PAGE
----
Daring Fireball

Paul Ford on HTML5 and the World of Web Standards
24 Nov 2014 6:28pm GMT You might have read that, on October 28th, W3C officially recommended HTML5. And you might know that this has something to do with apps and the Web. The question is: Does this concern you? Paul Ford, writing for The New Yorker: The answer, at least for citizens of the Internet, is yes: it is worth understanding both what HTML5 is and who controls the W3C. And it is worth knowing a little bit about the mysterious, conflict-driven cultural process whereby HTML5 became a...

iPhone 6 Pixels
24 Nov 2014 6:09pm GMT Bryan Jones put the iPhone 6 (regular) display under a microscope: When the iPhone 5 came out, Apple bonded the display to the glass in an effort to get the pixels closer to the surface and Apple has appeared to make the pixels in the 6 even closer still. .”Some of what we are seeing with the iPhone 6 may be a polarizing filter underneath the glass, but even so, the glass appears thinner and required less focus distance adjustment to get from the surface of the glass to the pixel on...

Retina OS X on the Original Macintosh
24 Nov 2014 5:57pm GMT Mike Solomon, writing at The Cleverest: I saw this great post about how tiny the original Macintosh screen was compared with the current (and enormous) Retina 5K iMac screen. So I thought I’d take the opposite approach. Below are 1-to-1 pixel mockups of how Mac OSX Yosemite would have appeared on the original Macintosh’s 512×342 pixel screen.  ★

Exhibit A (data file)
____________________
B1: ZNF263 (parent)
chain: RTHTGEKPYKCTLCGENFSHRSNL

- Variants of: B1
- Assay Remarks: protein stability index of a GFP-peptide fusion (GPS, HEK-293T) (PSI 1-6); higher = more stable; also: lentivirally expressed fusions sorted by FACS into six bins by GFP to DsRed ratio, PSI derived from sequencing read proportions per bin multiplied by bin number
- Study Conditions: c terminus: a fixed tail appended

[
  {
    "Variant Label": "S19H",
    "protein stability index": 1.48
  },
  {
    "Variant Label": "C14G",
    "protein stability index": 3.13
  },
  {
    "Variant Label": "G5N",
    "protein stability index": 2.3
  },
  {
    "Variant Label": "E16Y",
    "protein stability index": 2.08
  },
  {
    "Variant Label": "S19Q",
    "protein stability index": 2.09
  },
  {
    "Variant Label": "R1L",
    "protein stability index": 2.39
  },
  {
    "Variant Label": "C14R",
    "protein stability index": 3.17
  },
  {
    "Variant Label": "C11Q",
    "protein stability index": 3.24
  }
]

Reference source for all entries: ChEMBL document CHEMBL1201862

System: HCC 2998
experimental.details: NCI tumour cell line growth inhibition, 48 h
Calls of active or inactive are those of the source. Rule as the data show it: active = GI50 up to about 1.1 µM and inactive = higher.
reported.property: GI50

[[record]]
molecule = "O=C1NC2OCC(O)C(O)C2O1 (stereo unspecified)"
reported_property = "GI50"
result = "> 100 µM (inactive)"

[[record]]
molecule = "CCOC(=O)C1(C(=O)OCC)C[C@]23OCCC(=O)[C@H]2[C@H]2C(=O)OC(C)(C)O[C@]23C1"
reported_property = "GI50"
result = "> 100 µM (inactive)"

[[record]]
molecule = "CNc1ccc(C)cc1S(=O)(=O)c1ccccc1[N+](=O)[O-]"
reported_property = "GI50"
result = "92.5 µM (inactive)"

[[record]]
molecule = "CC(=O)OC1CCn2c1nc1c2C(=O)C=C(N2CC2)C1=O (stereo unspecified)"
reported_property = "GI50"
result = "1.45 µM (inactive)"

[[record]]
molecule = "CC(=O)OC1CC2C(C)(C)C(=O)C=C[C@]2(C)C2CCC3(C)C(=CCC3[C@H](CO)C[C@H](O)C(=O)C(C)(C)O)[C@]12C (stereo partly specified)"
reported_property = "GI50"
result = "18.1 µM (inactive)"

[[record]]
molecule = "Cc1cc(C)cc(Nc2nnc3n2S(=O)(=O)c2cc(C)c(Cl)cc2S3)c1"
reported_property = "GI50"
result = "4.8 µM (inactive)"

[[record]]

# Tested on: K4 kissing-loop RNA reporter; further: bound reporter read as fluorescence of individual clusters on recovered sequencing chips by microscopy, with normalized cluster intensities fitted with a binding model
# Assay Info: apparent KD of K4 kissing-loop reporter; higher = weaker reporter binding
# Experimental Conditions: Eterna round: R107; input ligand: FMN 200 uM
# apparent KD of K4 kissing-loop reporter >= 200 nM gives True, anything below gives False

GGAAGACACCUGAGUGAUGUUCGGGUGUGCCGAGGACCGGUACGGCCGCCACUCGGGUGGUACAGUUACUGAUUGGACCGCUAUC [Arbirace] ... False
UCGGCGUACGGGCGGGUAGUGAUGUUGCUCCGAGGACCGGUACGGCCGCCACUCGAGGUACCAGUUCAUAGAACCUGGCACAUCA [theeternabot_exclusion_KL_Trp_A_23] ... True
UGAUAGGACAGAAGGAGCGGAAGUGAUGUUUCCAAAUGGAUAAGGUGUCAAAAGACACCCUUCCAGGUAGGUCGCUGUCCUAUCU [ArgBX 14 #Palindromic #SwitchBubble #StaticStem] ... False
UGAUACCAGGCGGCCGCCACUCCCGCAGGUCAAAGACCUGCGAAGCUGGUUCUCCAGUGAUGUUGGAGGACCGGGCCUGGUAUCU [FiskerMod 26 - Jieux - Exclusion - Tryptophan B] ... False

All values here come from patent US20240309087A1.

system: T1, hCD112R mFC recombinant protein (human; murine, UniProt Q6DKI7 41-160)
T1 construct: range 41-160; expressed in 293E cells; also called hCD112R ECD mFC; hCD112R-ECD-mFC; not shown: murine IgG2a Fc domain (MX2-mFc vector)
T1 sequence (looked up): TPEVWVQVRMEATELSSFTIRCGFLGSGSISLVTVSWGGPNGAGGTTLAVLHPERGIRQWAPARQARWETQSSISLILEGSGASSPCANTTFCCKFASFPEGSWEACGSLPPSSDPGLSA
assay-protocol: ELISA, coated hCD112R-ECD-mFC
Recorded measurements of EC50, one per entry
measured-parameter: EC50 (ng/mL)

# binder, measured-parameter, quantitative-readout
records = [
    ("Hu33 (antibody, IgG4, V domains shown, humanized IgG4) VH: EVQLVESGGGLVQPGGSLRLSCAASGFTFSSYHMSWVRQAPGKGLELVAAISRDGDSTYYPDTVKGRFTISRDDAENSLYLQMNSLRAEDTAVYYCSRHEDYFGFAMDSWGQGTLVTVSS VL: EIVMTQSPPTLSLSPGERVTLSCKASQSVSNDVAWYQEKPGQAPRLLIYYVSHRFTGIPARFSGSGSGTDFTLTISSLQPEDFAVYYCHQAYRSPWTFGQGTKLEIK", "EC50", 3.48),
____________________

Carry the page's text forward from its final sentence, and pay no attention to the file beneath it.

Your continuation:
Desk
22 Nov 2014 3:35pm GMT My thanks to John Saddington for sponsoring this week’s DF RSS feed to promote Desk, his blogging app for the Mac. Saddington has been blogging for more than a decade, but never found a blogging app that stuck. So, he built one for himself, focused on what matters most: writing. It’s called Desk, and it’s exclusively for OS X. (And it has one of the best app icons I’ve ever seen — perfect metaphor, beautifully rendered.) Desk has a simple, writing-focused UI. It...

The Secret Life of Passwords
21 Nov 2014 11:41pm GMT Terrific feature by Ian Urbina for the NYT Magazine: Several years ago I began asking my friends and family to tell me their passwords. I had come to believe that these tiny personalized codes get a bum rap. Yes, I understand why passwords are universally despised: the strains they put on our memory, the endless demand to update them, their sheer number. I hate them, too. But there is more to passwords than their annoyance. In our authorship of them, in the fact that we construct them so...

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